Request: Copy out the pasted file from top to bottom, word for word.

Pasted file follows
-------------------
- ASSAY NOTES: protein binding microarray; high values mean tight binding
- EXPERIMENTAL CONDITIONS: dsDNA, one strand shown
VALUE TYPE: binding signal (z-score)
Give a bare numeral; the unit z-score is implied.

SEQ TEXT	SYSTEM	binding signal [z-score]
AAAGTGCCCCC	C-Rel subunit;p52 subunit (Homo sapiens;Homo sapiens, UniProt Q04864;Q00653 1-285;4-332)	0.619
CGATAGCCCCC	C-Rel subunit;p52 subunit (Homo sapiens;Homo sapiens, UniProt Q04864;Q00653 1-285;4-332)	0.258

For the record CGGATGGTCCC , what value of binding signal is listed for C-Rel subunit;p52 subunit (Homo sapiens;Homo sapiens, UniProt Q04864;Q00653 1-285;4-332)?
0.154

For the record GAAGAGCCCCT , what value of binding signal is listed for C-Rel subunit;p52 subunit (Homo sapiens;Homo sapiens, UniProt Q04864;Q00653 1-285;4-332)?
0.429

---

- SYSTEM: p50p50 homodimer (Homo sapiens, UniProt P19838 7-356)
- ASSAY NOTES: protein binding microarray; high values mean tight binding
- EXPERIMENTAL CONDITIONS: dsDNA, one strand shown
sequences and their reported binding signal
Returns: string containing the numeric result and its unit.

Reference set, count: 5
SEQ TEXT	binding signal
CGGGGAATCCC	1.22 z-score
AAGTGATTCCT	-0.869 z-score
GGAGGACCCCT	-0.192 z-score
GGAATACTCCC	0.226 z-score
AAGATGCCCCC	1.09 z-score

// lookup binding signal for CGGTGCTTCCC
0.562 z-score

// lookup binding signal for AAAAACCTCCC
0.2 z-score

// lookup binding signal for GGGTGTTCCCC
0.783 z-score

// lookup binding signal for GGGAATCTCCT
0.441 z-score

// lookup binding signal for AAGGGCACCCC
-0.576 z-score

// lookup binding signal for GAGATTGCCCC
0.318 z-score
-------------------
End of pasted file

- ASSAY NOTES: protein binding microarray; high values mean tight binding
- EXPERIMENTAL CONDITIONS: dsDNA, one strand shown
VALUE TYPE: binding signal (z-score)
Give a bare numeral; the unit z-score is implied.

SEQ TEXT	SYSTEM	binding signal [z-score]
AAAGTGCCCCC	C-Rel subunit;p52 subunit (Homo sapiens;Homo sapiens, UniProt Q04864;Q00653 1-285;4-332)	0.619
CGATAGCCCCC	C-Rel subunit;p52 subunit (Homo sapiens;Homo sapiens, UniProt Q04864;Q00653 1-285;4-332)	0.258

For the record CGGATGGTCCC , what value of binding signal is listed for C-Rel subunit;p52 subunit (Homo sapiens;Homo sapiens, UniProt Q04864;Q00653 1-285;4-332)?
0.154

For the record GAAGAGCCCCT , what value of binding signal is listed for C-Rel subunit;p52 subunit (Homo sapiens;Homo sapiens, UniProt Q04864;Q00653 1-285;4-332)?
0.429

---

- SYSTEM: p50p50 homodimer (Homo sapiens, UniProt P19838 7-356)
- ASSAY NOTES: protein binding microarray; high values mean tight binding
- EXPERIMENTAL CONDITIONS: dsDNA, one strand shown
sequences and their reported binding signal
Returns: string containing the numeric result and its unit.

Reference set, count: 5
SEQ TEXT	binding signal
CGGGGAATCCC	1.22 z-score
AAGTGATTCCT	-0.869 z-score
GGAGGACCCCT	-0.192 z-score
GGAATACTCCC	0.226 z-score
AAGATGCCCCC	1.09 z-score

// lookup binding signal for CGGTGCTTCCC
0.562 z-score

// lookup binding signal for AAAAACCTCCC
0.2 z-score

// lookup binding signal for GGGTGTTCCCC
0.783 z-score

// lookup binding signal for GGGAATCTCCT
0.441 z-score

// lookup binding signal for AAGGGCACCCC
-0.576 z-score

// lookup binding signal for GAGATTGCCCC
0.318 z-score